On 17 Aug 2011, at 20:07, meekerdb wrote:

On 8/17/2011 10:36 AM, Evgenii Rudnyi wrote:
On 16.08.2011 20:47 meekerdb said the following:
On 8/16/2011 11:03 AM, Evgenii Rudnyi wrote:
Yes, this is why in my first post, I said consider God's Turing
machine (free from our limitations). Then it is obvious that
with the appropriate tape, a physical system can be approximated
to any desired level of accuracy so long as it is predictable.
Colin said such models of physics or chemistry are impossible, so
I hope he elaborates on what makes these systems unpredictable.

I have to repeat that the current simulation technology just does
not scale. With it even God will not help. The only way that I
could imagine is that God's Turing machine is based on completely
different simulation technology (this however means that our
current knowledge of physical laws and/or numerics is wrong).

Scale doesn't matter at the level of theoretical possibility. Bruno's
UD is the most inefficient possible way to compute this universe -
but he only cares that it's possible. All universal Turing machines
are equivalent so it doesn't matter what God's is based on. Maybe you
just mean the world is not computable in the sense that it is
nomologically impossible to compute it faster than just letting it

I understand what you say. On the other hand however, it is still good to look at the current level of simulation technology, especially when people make predictions on what happens in the future (in other messages the possibility of brain simulation and talk about physico-chemical processes).

From such a viewpoint, even a level of one-cell simulation is not reachable in the foreseeable future. Hence, in my view, after the discussion about theoretical limits it would be good to look at the reality. It might probably help to think the assumptions over.

I would say that it is small practical things that force us to reconsider our conceptions.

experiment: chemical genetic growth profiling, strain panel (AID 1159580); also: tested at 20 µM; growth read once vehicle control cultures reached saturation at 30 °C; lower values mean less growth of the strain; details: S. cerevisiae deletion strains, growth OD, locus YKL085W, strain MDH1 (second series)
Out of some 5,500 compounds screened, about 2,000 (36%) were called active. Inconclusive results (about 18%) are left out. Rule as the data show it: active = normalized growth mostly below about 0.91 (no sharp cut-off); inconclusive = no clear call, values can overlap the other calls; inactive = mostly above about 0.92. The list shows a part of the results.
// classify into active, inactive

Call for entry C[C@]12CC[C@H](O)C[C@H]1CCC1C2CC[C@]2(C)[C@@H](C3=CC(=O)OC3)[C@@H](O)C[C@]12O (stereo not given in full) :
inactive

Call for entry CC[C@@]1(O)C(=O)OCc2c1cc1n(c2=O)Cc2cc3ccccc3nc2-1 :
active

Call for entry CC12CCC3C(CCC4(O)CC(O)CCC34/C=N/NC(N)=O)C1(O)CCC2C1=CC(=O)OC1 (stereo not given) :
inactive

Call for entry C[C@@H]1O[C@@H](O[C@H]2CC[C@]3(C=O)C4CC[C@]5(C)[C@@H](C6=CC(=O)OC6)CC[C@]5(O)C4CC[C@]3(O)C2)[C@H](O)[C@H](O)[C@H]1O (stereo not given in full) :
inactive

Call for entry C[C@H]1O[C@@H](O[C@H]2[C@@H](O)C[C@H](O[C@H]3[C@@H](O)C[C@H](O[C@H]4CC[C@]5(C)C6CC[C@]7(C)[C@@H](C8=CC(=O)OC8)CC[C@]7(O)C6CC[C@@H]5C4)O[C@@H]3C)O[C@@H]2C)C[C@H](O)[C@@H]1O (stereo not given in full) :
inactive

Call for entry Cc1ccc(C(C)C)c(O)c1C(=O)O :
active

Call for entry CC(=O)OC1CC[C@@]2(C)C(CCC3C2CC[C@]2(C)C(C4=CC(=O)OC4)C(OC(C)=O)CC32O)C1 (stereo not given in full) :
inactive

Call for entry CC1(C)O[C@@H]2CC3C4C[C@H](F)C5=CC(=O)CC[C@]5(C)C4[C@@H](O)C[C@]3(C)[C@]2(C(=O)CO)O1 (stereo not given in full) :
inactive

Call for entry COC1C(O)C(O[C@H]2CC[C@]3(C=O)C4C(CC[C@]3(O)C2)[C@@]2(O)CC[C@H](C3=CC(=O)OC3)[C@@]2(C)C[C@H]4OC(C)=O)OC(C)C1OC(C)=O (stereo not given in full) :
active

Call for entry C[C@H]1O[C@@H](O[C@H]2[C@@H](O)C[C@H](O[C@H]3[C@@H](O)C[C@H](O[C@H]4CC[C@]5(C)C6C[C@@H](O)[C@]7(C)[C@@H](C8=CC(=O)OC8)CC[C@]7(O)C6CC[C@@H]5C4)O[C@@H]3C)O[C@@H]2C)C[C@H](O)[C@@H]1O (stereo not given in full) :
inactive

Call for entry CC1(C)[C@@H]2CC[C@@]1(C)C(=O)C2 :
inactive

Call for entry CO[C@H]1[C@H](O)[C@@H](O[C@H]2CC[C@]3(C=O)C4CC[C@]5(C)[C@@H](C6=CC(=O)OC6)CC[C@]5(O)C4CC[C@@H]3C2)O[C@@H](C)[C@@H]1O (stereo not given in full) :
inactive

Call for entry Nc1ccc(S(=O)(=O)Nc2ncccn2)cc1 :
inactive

I agree with that sentiment. That's why I often try to think of consciousness in terms of what it would mean to provide a Mars Rover with consciousness. According to Bruno the ones we've sent to Mars were already conscious, since their computers were capable of Lobian logic.

I don't remember having said this. I even doubt that Mars Rover is universal, although that might be serendipitously possible (universality is very cheap), in which case it would be as conscious as a human being under a high dose of salvia (a form of consciousness quite disconnected from terrestrial realities). But it is very probable that it is not Löbian. I don't see why they would have given the induction axioms to Mars Rover (the induction axioms is what gives the Löbian self-referential power).

But clearly they did not have human-like consciousness (or intelligence). I think it much more likely that we could make a Mars Rover with consciousness and intelligence somewhat similar to humans using von Neumann computers or artificial neural nets than by trying to actually simulate a brain.

I think consciousness might be attributed to the virgin (non programmed) universal machine, but such consciousness is really the basic consciousness of everyone, before the contingent differentiation on the histories. LUMs, on the contrary, have a self-consciousness, even when basically virgin: they makes a distinction between them and some possible independent or transcendental reality.

No doubt the truth is a bit far more subtle, if only because there are intermediate stage between UMs and LUMs.



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